meet some interesting people, and make a living. I used to defend
    Windows aggressively for this reason.

    My mind had been fashioned after years of existing in, practically
    growing up in, the commercial computing culture into believing that I
    had to pick sides. If I wanted certain qualities in my programming
    experience I had to pick Vendor A's product over Vendor B's. And of
    course I recognized that this would close some doors and open others
    in terms of what kinds of work I could do, and what technologies I'd
    interact with. I accepted this. If Windows suffered from vulnerabilities
    I'd try to help to find ways to make it more secure.

    I grew up with microcomputers/personal computers/PCs. I liked that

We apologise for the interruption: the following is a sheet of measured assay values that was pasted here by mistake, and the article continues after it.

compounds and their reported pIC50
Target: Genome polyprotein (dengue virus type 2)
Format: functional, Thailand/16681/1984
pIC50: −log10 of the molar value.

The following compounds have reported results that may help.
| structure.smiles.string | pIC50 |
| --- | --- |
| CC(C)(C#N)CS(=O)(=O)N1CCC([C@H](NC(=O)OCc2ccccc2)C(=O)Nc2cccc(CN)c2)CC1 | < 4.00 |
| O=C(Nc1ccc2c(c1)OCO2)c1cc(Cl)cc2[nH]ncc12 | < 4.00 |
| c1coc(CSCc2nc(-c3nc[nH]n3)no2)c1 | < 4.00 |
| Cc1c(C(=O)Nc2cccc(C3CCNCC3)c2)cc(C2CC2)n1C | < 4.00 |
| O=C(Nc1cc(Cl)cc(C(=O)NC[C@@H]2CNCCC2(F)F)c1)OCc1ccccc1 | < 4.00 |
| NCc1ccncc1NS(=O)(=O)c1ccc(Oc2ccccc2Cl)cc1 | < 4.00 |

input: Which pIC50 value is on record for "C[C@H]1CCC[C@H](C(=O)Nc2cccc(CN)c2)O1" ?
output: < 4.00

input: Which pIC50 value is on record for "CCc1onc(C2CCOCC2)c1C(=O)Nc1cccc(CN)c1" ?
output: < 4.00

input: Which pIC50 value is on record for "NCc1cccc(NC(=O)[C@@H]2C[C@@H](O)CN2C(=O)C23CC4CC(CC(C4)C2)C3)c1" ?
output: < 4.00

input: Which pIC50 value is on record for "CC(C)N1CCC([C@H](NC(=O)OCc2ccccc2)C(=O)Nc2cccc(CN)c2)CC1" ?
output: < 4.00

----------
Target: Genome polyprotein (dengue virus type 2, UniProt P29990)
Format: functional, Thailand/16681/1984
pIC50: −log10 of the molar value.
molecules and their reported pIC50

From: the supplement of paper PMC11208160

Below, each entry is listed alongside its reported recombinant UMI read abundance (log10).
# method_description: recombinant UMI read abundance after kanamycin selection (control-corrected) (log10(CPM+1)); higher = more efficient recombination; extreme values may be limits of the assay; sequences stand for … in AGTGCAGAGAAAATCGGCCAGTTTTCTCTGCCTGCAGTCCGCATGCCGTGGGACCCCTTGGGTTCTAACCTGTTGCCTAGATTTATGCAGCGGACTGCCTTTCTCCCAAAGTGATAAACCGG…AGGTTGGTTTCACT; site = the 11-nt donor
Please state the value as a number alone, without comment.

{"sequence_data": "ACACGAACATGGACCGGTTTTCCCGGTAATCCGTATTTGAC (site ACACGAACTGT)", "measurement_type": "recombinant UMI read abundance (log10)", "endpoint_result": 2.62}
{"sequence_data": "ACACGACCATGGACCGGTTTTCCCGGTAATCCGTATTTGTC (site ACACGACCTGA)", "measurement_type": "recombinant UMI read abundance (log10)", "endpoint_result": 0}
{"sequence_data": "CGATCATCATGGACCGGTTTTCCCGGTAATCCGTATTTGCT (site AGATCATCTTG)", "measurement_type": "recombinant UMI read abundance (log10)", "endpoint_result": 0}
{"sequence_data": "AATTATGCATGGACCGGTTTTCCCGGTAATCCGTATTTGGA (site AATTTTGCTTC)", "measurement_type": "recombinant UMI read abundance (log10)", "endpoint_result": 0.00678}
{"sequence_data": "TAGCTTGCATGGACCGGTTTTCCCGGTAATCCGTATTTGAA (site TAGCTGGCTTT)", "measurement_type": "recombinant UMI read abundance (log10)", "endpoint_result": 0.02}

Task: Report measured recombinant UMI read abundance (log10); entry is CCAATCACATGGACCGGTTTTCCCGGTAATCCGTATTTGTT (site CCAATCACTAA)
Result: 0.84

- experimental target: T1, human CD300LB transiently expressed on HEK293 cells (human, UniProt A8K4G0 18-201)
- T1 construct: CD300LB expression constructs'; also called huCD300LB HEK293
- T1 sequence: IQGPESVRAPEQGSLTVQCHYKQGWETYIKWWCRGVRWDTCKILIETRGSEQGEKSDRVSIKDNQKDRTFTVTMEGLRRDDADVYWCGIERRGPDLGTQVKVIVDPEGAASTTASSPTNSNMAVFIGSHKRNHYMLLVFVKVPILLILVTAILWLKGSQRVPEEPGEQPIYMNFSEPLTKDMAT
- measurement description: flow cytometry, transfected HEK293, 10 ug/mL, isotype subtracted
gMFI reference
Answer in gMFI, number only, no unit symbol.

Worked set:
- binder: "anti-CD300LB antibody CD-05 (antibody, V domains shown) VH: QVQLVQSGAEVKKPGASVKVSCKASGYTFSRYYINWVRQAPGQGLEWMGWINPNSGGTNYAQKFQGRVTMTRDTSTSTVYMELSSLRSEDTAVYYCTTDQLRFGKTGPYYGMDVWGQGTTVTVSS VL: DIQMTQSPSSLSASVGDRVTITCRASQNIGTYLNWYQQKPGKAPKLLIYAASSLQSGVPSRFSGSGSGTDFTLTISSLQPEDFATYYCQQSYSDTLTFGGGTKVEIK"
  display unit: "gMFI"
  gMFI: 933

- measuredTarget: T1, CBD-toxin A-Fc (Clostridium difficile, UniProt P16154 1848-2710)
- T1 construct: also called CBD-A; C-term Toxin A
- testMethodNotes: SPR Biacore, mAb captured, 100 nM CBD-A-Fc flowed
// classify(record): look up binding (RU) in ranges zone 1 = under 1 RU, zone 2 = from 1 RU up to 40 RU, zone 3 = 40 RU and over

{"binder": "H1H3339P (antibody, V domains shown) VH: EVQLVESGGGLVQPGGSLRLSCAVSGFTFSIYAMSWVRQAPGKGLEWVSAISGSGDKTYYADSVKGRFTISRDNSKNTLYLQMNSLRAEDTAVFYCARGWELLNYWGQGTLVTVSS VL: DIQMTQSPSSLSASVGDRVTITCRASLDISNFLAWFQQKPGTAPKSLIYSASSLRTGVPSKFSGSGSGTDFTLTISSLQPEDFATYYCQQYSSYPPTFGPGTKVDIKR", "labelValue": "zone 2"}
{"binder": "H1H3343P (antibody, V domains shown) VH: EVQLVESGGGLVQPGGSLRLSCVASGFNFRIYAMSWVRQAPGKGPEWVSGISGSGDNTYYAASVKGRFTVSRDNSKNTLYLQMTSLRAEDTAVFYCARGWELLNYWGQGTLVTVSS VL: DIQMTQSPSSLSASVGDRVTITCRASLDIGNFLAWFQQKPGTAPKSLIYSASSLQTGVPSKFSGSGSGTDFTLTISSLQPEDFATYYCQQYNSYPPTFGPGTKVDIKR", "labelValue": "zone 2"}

modality. I knew the history of this modality, and that IBM's and
    Microsoft's approach had won out. I figured this had happened for
    good reason, and when most other microcomputer platforms fell
    away, I adopted the PC. I came to like Unix as well, due to my college
    experience, but I liked PCs more. They felt like computers that existed
    on a human scale, accessible, rather than something that had to be
    locked up in a room with restricted access privileges. They were
    things I could interact with on my own terms. So I had an aversion to
    anything that smacked of distancing technology from the user. The
    idea of bringing that modality into my work felt good. When I first got
    into the work world I didn't think much about the security concerns. If
    I heard about a viral/worm infection I blamed the guy who wrote it,
    not the PC. Interestingly, I experienced a time when Unix was
    considered just as vulnerable as Windows: the late 1980s and the
    Morris Worm. I was a freshman in college when that happened and I